January 3, 2010
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One of the issues I had with the South Bay Bible Fellowship Drupal installation was that when I initially installed the software, the page loads were unbearably slow. At this point in time we are on a shared server that is not optimized for Drupal. The page loads were so slow that it was clear that many visitors would give up and move on.
In addition to administrative users, we use the authenticated user feature to prevent spammers from posting comments to Pastor’s blog. Other than that, our users generally are viewing as anonymous users. After much research, I decided to implement caching, and added the module fastpath_fscache. According to the Drupal site: “This approach is generally faster since the web server doesn’t need to initialize a database connection and crunch through a bunch of PHP files for an anonymous user hit.” It also indicates that this is a development module. However, I had experimented with a number of other modules and, due to the version of PHP our server provides (4.4.0), I had to give this one a try. I have been using it for a month and have had no issues. However, I recommend that if a developer can use a more stable caching module, such as Boost, she should.
At the same time, I wanted new content to be immediately available to new anonymous users, and not have to wait for a cache expiration. So I found instructions on using rules and PHP to refresh changed pages in cache. I set up a rule “Content is going to be saved” and using PHP instructions had Drupal run cron when that trigger occurs. Whenever new content is saved, cron is run, and a new page is generated immediately in the cache. If there are no changes, the cache doesn’t need to be refreshed.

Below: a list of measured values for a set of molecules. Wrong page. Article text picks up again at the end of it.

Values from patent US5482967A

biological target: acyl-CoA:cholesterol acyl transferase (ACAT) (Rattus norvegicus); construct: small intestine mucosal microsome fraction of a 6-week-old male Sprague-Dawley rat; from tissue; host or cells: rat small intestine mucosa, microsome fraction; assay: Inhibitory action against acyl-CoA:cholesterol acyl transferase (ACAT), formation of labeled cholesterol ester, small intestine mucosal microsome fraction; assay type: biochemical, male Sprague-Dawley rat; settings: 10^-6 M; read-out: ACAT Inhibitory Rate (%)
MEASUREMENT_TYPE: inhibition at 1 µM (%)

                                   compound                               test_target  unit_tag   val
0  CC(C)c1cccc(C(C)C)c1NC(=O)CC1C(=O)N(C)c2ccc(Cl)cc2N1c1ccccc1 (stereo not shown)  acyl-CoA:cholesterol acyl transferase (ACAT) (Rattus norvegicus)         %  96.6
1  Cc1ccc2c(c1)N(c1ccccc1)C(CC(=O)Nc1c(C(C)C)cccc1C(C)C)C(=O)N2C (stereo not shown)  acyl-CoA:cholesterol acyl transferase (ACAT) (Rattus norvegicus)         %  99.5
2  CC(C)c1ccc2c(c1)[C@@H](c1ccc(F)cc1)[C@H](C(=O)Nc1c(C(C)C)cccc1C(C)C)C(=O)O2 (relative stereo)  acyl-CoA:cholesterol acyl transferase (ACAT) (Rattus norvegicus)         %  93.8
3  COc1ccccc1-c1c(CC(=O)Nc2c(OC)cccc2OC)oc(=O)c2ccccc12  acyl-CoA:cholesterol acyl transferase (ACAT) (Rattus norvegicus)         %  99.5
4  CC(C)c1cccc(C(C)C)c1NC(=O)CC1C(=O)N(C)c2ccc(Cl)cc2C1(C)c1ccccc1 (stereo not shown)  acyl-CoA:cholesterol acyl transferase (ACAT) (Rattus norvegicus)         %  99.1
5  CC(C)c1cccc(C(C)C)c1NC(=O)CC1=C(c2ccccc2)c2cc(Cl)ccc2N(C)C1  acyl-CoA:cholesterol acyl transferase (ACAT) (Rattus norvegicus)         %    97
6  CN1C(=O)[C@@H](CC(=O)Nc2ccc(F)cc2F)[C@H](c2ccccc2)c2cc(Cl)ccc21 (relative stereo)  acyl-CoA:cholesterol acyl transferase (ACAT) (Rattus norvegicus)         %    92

The result has been that page loads for anonymous users are as quick as the original HTML web pages had loaded. The cache is recreated when required and not at only after a specific cache expiration period.
December 5, 2009
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The South Bay Bible Fellowship site based on Drupal has been moved from a development directory to the root today.
The server I am working with has PHP Version 4.4.0, which has been a bit of a hindrance in adding various Drupal modules.
The modules I have installed, in addition to core and core optional, are:
- Chaos tool suite
- feed api
- contact Forms
- DHTML Menu
- Fastpath Filesystem Cache
- Integrated metatags
I found while developing the software that connecting to the database with every page load was very slow, hence the need for the file system cache. This module has made the site very quick for site visitors. It is still a bit slow when I log in to perform administrative tasks, but not unbearably slow. Since this site will not heavily utilize logged in users (they would only have to log in if they chose to comment on Pastor’s blog), this is an acceptable trade off.
One issue that remains (and will probably have to remain until after my last final this semester) is making the site mobile-friendly. I have a mobile theme installed, but due to the caching module I can’t simply switch between themes on the fly. I will need to set up a mobile site separately. I am looking at the virtual site module. Again, the PHP version has been a hindrance since there are modules that are designed to detect OS and browser – however they require a higher version of PHP.